Developing strategic systems such as the one mentioned here requires a new breed of systems analyst who understands as much about the outside world as they do about their internal operations, someone who can "think outside of the box." In addition to enterprise modeling and comparative analysis techniques, this next generation of systems personnel must be intimate in trend analysis and forecasting, so they can monitor trends in socioeconomic factors, technology, and the market overall. Such people are a rare commodity and will doubtless be well compensated.


The more we understand about the external entities affecting our business, as well as our own internal operating limitations, the better we can compete. The Japanese are cognizant of the lessons being taught by Kazuya Matsudaira who uses analogies from the second world war to convey his message about strategic information with remarkable clarity. It is his contention that leveraged information resources used by allied forces played a strategic and decisive role in winning the war. Such an analogy is well understood by the Japanese. They know in today's global economy, the corporate winners will undoubtedly be those who know how to use information for competitive advantage.

OUR BRYCE'S LAW OF THE WEEK therefore is...
"The more we understand about the external entities affecting our business, as well as our own internal operating limitations, the better we can compete."


We've just introduced a new free service for managers to perform a self-analysis of their style of management, including leadership and corporate culture. Check it out at:


Also be sure to check out our new "MBA Daily Productivity Analyzer" which is a free calculator to evaluate a person's personal productivity during the day. It is also available at our corporate web site.


The Association of Records Managers and Administrators (ARMA) will be holding their 2006 International Conference and Expo in San Antonio, Texas, at the Henry B. Gonzalez Convention Center on October 22nd-25th. For information, contact ARMA's headquarters at 913/341-3808 or 800/422-2762 or visit their web page at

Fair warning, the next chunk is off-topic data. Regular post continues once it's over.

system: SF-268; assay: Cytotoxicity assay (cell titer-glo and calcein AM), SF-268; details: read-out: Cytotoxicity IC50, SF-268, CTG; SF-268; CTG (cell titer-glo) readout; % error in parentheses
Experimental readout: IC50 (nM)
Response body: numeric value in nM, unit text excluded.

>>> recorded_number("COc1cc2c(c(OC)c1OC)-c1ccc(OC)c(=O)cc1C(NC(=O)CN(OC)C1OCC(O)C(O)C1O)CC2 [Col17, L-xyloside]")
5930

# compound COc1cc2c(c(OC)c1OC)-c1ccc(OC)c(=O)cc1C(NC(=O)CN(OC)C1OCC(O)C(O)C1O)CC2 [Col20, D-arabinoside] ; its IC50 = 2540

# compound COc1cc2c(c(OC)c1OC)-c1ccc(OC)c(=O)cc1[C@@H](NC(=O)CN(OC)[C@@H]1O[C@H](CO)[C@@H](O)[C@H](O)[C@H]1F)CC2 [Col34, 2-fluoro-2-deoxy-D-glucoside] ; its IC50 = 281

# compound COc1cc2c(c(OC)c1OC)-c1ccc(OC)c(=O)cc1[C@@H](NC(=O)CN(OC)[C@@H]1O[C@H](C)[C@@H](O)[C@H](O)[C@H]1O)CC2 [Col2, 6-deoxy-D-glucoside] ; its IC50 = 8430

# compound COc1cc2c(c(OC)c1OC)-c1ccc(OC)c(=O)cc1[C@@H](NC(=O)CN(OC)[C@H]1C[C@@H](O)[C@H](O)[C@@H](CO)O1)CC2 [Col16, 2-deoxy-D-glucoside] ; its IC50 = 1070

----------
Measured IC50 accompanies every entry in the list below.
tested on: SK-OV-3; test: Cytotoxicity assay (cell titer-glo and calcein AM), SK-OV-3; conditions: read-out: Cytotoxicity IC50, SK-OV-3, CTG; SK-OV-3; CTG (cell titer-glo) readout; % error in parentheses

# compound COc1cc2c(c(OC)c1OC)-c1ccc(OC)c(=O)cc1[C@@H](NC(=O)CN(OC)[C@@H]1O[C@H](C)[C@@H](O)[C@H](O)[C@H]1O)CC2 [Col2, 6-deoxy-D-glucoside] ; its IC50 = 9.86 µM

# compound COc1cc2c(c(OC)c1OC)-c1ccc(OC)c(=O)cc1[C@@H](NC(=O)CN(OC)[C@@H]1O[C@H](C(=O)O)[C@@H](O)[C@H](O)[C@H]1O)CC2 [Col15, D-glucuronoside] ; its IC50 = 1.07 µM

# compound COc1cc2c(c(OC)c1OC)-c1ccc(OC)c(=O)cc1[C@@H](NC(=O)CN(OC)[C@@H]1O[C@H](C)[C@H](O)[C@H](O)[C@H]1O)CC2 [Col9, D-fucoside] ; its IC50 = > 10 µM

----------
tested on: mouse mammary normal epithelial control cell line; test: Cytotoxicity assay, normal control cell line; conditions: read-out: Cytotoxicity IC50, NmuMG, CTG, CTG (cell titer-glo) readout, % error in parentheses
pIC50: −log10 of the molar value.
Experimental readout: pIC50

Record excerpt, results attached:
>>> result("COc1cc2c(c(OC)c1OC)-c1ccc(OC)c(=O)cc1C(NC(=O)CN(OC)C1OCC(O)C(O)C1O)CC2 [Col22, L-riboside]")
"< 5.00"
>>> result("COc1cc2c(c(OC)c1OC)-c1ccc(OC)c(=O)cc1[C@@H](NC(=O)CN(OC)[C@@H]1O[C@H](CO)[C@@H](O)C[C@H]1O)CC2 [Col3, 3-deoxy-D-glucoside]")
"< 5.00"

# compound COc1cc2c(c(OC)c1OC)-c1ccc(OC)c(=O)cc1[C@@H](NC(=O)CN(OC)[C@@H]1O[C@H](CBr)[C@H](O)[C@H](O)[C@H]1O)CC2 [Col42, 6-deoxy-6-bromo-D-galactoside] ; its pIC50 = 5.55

The International Institute of Business Analysis will be holding their World Congress for Business Analysts (in conjunction with ProjectWorld 2006) on November 6th-9th at the Caribe Royale Hotel in Orlando, FL. For information, call 212/661-3500 x 3702 or visit their web site at:

The Association of Management Consulting Firms will be holding their 60th Annual Meeting on December 6th-8th at the Harvard Club in New York City. For information, contact AMCF headquarters in New York at 212/551-7887 or visit their web page at:

If you have got an upcoming IRM related event you want mentioned, please e-mail the date, time and location of the event to


Folks, we've just released a new book on management entitled, "The Bryce is Right! Empowering Managers in today's Corporate Culture." This is a frank and candid description of the state of the art in management and includes essays on the problems in management today, along with some pragmatic advice on how to deal with them. Basically, this is a condensed course in management. As such, it is suited for managers, either those aspiring to become a manager or for those who need a refresher course. It will also be of interest to young people entering the work force, and is excellent for college curriculums.

Charles Cole of Lyndhurst, OH, said it is a "Very interesting book. Good work! It reminds me of some of the early works I read by W. Edwards Deming. Too bad the American corporate gurus of his day didn't pay him heed."

And Wolf Hager of Fort Myers, FL, says it is "A very impressive publication which requires careful reading and reminds me somewhat of Peter Drucker."

The price is just $20 plus tax. For more information on our book or to order on-line, see:

We have also just produced a new one-day training program of the same name. For more information on both the eBook and course, please visit our web site at:

While there, look for our new MS PowerPoint presentation describing both the book and the training program.


I happened to visit my brother-in-law in Cincinnati not long ago. He is a master machinist in a machine-tool company up there. He gave me a tour of his company and it was interesting to see how he can take a block of aluminum and transform it into a high-precision instrument. He patiently explained the whole process to me and described the details for making such an instrument. His knowledge of the overall process along with the tools he used was very impressive. More importantly, he expressed his pride in his company and the products they produced. This was all very refreshing to me as you don't hear too many people anymore who take pride in their work and know it thoroughly.